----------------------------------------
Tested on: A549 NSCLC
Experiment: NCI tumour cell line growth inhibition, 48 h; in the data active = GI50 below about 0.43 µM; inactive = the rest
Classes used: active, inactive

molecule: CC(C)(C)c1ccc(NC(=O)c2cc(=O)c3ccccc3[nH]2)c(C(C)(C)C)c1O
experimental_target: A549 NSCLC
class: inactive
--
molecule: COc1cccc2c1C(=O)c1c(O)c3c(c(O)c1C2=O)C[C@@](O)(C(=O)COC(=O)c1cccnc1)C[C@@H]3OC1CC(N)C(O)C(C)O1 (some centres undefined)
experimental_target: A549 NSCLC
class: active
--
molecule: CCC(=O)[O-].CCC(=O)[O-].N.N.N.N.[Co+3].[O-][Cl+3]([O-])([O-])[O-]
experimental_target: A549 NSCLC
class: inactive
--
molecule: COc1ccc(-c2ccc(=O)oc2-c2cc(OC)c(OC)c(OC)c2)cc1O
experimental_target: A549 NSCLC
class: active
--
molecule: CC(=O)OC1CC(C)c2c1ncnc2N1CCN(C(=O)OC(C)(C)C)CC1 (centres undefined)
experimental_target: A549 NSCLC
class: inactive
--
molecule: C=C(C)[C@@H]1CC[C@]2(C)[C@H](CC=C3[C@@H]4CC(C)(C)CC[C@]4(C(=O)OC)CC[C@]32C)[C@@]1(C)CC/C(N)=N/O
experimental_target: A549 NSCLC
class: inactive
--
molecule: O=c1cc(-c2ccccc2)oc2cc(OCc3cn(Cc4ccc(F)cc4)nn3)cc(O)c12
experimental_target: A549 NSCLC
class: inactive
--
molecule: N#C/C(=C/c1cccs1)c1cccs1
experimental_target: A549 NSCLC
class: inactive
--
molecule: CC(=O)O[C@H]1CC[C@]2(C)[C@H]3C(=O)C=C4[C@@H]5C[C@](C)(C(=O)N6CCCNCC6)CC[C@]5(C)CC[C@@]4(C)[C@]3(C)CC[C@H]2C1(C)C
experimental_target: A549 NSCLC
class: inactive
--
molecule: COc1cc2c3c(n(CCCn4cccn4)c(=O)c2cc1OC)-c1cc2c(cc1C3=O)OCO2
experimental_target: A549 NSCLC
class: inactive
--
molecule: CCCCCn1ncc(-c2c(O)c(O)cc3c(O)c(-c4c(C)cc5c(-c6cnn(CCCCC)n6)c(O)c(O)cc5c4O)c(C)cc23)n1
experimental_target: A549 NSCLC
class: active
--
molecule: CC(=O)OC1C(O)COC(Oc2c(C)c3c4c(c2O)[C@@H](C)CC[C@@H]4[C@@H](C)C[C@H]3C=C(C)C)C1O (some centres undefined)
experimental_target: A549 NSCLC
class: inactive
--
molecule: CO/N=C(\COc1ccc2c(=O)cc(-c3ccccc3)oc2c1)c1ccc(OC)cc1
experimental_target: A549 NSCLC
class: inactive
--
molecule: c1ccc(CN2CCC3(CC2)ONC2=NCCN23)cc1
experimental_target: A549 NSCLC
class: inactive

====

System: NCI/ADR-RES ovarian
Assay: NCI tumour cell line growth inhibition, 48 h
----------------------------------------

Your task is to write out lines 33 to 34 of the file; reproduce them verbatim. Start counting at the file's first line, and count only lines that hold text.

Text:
experimental_target: A549 NSCLC
class: inactive